Successful change depends on the use of the four conversations.  I recently led an MBA course on Leading and Managing Change to a group of practicing managers in which they were required to produce an “impossible change” – one that was currently well beyond their position and capability to produce.  In other words, they couldn’t “just do it”, but needed the assistance and cooperation of others.  At the end of the quarter, 75% of the class successfully produced their change.  And what was the secret to their success?  Their effectiveness in using the four conversations.

As one manager explained, “It is my assessment that the success of my change has been a direct function of the choice, use, and content of the conversations I used to communicate with members of my team to adequately illustrate the shared value of the desired future state I believed we could achieve.  I feel it is important to highlight the power of utilizing a well-placed closure conversation to establish my credibility with the Senior Bankers that comprised my team.  Upon the onset of my initiative, it was evident that many of the Senior Bankers were experiencing fatigue and frustration with the ongoing efforts to support the merger of Their Bank with Our Bank.  By connecting with these individuals through the use of closure conversations, I made a concerted effort to acknowledge the additional time and effort that they have already contributed to making the merger a success. Prior to this acknowledgement, the majority of the Senior Bankers were of the belief that few individuals “truly” understood how requests of their time to complete merger related tasks negatively impacted their ability to complete their regular job assignments.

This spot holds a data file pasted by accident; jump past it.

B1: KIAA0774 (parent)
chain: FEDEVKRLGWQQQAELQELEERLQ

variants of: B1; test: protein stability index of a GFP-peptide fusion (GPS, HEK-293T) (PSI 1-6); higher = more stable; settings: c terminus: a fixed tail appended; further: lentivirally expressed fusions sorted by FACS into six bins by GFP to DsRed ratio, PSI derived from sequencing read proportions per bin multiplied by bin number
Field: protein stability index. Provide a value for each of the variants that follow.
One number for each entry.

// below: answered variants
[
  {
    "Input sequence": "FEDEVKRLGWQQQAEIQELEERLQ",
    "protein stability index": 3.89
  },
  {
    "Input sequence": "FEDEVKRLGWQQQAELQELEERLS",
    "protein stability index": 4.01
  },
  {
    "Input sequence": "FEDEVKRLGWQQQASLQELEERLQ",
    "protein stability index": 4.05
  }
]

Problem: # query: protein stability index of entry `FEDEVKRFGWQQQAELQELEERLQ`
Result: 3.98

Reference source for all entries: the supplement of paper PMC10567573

“Providing the Senior Bankers with this recognition of their  efforts allowed many of them to move past their feelings of resentment towards being asked to accommodate a change in the way they conducted a profit analysis of  corporate clients.  Giving this recognition fostered my ability to successfully propose my initiative in a manner that enlisted their active support for the desired future state instead of exacerbating their previous state of dejection towards new demands on their time.

“I discovered the value that can be produced through deliberately planned conversations with the individuals whom I hoped to enlist in the support of my change.  This willingness to place faith in the success of my change as a product of communication allowed me to view the concept of a “conversation” as something more than interpersonal discourse.  I began to view the four conversations as a tool to be used to deliberately manage the evolution and direction of my change . In recognizing these conversations as a tool to be used in implementing of my change, I was able to view myself as a manager of change from the perspective of a “facilitator of action” rather than as an authoritative figure who viewed the accomplishment of  change as a function of ordering an action and expecting a corresponding re-action.”

Communication is key to the accomplishment of change, but not any communication.  As this manager illustrates, successful change is a product of using the appropriate types of productive conversations.